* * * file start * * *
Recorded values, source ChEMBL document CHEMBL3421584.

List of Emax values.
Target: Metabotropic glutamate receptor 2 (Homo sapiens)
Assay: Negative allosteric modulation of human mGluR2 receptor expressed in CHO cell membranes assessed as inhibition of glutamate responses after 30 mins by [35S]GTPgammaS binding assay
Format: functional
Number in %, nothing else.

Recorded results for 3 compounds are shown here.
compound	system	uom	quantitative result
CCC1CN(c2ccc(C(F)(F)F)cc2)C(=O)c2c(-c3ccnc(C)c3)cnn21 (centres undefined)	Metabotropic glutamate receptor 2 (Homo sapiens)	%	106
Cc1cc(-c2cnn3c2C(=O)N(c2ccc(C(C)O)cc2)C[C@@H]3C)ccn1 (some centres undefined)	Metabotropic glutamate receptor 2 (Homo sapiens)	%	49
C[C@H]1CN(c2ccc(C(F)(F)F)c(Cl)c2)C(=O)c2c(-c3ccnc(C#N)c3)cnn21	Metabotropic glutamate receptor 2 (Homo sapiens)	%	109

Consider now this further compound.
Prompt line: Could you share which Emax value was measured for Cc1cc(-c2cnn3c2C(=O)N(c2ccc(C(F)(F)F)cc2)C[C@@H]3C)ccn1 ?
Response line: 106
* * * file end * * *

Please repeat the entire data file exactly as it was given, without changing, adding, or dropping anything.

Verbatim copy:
Recorded values, source ChEMBL document CHEMBL3421584.

List of Emax values.
Target: Metabotropic glutamate receptor 2 (Homo sapiens)
Assay: Negative allosteric modulation of human mGluR2 receptor expressed in CHO cell membranes assessed as inhibition of glutamate responses after 30 mins by [35S]GTPgammaS binding assay
Format: functional
Number in %, nothing else.

Recorded results for 3 compounds are shown here.
compound	system	uom	quantitative result
CCC1CN(c2ccc(C(F)(F)F)cc2)C(=O)c2c(-c3ccnc(C)c3)cnn21 (centres undefined)	Metabotropic glutamate receptor 2 (Homo sapiens)	%	106
Cc1cc(-c2cnn3c2C(=O)N(c2ccc(C(C)O)cc2)C[C@@H]3C)ccn1 (some centres undefined)	Metabotropic glutamate receptor 2 (Homo sapiens)	%	49
C[C@H]1CN(c2ccc(C(F)(F)F)c(Cl)c2)C(=O)c2c(-c3ccnc(C#N)c3)cnn21	Metabotropic glutamate receptor 2 (Homo sapiens)	%	109

Consider now this further compound.
Prompt line: Could you share which Emax value was measured for Cc1cc(-c2cnn3c2C(=O)N(c2ccc(C(F)(F)F)cc2)C[C@@H]3C)ccn1 ?
Response line: 106